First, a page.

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Annual report: social media bringing IT and legal together

Recommind's third annual IT-Legal survey shows increased focus on social media, internal investigations and regulatory requests. In contrast with last year’s study, this year’s indicates that the two departments are forging a more productive relationship as they work together to manage the most sensitive data in the enterprise.

According to this year's report, which surveyed senior IT managers at enterprises averaging 17,500 employees, technical knowledge of ediscovery is improving across the board, and legal and IT departments are coming together to solve new dilemmas posed by internal investigations, regulatory requests and the skyrocketing use of social media.

The state of the relationship
Overall, the survey suggests that the state of the relationship between legal and IT is holding steady, with 52.1% rating it “good” or “very good,” compared to 54.5% in 2010. Drilling down into the details, however, respondents reported a number of positive trends.
Both IT and legal are making ediscovery a higher priority.

    •    66.9% report that legal and IT are meeting to collaborate or strategize at least once per quarter, compared to 48.4% in 2010.
    •    Only 26.3% said IT considered ediscovery a “low” or “very low” priority, down from 39.1% in 2010.
    •    Only 17.6% said that legal rated ediscovery a “low” or “very low” priority, compared to 29.1% in 2010.

IT staff are increasingly confident in their own grasp of ediscovery technology, as well as that of their legal colleagues.

    •    66.1% of respondents said they understood the technical requirements of ediscovery “pretty well” or “very well,” as opposed to 52.4% in 2010.
    •    43.7% said their legal department understood the technical requirements of ediscovery “pretty well” or “very well,” compared to 35.3% in 2010.
    •    Only 21.8% said their legal department understood the technical requirements of ediscovery “not at all” or “not too well,” as opposed to 35.3% in 2010.

Nevertheless, “not understanding/respecting the technical complexities of e-discovery” remained by far IT’s top frustration in working with the legal department (35.9%), as it was last year. And tellingly, asked what the legal department would pinpoint as its top frustration when working with IT, respondents most often said, “trying to influence decisions traditionally made by legal” (26.7%). Last year’s top choice, “lack of legal knowledge,” ranked only fourth out of five this year (17.2%).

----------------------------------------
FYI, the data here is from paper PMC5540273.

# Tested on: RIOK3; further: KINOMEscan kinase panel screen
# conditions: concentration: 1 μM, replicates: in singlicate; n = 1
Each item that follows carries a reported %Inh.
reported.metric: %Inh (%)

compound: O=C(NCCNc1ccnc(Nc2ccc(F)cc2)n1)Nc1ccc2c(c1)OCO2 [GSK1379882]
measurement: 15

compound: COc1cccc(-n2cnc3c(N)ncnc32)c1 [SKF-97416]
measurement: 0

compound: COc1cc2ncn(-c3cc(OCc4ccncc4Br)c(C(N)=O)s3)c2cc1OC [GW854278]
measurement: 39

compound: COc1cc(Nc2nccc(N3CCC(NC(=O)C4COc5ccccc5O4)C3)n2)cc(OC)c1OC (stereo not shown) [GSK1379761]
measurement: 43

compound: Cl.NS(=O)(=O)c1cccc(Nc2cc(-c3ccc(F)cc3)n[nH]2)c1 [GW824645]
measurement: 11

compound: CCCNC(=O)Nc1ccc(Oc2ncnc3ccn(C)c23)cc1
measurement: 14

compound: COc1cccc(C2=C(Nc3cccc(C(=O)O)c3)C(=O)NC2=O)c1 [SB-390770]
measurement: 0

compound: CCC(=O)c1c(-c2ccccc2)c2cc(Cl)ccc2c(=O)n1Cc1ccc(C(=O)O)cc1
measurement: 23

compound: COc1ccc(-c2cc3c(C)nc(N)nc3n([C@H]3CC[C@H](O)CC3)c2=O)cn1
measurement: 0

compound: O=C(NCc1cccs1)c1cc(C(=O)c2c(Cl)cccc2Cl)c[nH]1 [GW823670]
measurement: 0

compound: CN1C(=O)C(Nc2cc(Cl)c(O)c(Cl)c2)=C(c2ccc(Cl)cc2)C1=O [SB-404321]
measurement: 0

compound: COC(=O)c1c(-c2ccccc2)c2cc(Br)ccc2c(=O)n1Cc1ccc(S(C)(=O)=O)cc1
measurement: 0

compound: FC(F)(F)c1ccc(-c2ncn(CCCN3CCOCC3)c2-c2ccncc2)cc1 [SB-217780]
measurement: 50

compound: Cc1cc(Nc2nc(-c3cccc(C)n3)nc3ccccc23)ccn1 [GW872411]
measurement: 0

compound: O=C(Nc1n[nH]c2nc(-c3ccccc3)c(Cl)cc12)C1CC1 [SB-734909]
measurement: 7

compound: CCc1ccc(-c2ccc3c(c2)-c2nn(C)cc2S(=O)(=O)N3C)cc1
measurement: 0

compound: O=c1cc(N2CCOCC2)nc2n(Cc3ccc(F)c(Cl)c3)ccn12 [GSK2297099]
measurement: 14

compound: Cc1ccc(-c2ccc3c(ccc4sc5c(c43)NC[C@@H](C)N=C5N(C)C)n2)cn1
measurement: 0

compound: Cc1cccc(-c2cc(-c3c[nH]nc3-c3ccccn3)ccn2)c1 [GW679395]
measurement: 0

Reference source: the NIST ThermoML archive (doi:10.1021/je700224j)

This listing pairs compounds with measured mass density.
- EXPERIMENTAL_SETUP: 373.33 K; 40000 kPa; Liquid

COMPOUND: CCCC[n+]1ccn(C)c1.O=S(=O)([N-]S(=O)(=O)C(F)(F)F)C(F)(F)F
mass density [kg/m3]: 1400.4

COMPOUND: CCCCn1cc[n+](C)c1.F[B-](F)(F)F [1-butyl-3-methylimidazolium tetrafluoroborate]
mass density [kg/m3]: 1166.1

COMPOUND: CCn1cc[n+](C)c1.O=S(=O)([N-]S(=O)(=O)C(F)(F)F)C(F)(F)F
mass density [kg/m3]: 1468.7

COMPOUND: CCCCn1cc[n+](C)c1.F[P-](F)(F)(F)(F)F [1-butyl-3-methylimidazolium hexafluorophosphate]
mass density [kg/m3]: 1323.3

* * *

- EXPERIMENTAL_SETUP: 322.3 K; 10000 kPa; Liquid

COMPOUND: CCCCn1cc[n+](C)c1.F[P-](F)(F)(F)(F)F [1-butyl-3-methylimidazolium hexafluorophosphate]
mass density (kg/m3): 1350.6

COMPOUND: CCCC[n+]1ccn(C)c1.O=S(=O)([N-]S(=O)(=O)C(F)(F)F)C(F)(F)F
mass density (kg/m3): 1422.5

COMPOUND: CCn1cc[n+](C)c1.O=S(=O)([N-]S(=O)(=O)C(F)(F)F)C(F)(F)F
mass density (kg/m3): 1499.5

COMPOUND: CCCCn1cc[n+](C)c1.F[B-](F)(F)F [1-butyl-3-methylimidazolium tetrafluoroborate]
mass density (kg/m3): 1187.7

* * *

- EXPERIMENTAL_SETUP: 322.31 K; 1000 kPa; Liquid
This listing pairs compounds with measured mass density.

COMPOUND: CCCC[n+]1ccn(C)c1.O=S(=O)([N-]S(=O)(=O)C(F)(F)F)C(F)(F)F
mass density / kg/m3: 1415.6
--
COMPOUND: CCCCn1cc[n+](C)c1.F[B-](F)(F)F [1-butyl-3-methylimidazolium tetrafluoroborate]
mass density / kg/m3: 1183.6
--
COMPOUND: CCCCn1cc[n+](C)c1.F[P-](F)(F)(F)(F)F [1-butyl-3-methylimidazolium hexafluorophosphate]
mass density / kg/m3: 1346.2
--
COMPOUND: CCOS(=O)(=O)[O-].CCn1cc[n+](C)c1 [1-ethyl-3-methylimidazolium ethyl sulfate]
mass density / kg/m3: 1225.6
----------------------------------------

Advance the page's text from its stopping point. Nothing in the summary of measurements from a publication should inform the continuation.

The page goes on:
Why IT and legal work together
A new section of the survey focusing on areas of IT-legal interaction revealed social media as a clear up-and-coming priority.

    •    30% of respondents reported that the IT and legal departments at their companies collaborate on “ediscovery involving social media” at least once per quarter, suggesting that despite its novelty, social media is already playing a significant role in ediscovery at many large organizations.
    •    34.7% of respondents said IT and legal collaborated on “crafting or implementing social media policies” for the first time in 2011, and 24.5% cited “ediscovery involving social media”  — the number-one and number-two results, respectively.
    •    Looking ahead to 2012, more respondents expected to collaborate for the first time on social media policies (26.9%) and social media ediscovery (26.9%) than on any other activities.

Company-initiated investigations were the top overall reason for IT-legal collaboration — a result possibly linked to labor disputes, which tend to increase in times of economic turmoil. 

    •    58.2% of respondents said they collaborated on “ediscovery for internal, company-initiated investigations” at least once per quarter, surpassing ediscovery for active litigation (49.1%), other regulatory compliance (46.4%) and crafting or implementing data retention policies (42.7%).
    •    24.5% of respondents cited internal investigations as the second-most-common new reason for IT-legal collaboration (tied with ediscovery involving social media).

“The financial crisis of 2008 was a watershed moment for many companies, in terms of increasing awareness of information risk and the need for information governance,” said Recommind VP of marketing Craig Carpenter. “At that point, the IT and legal departments had to figure out how to work together — there was no other option. While the IT-legal relationship has sometimes been rocky, our third annual survey found encouraging signs that it’s improving. That said, the two will need to do even better over the next few years. Not only will corporate data continue growing at an exponential rate, but the two departments will face new challenges around social media and internal investigations that will force them to be quicker and more proactive than ever before. Advanced ediscovery, governance and early case analysis software can lift a great deal of the burden off their shoulders, but ultimately there’s no substitute for effective collaboration between IT and legal staff.”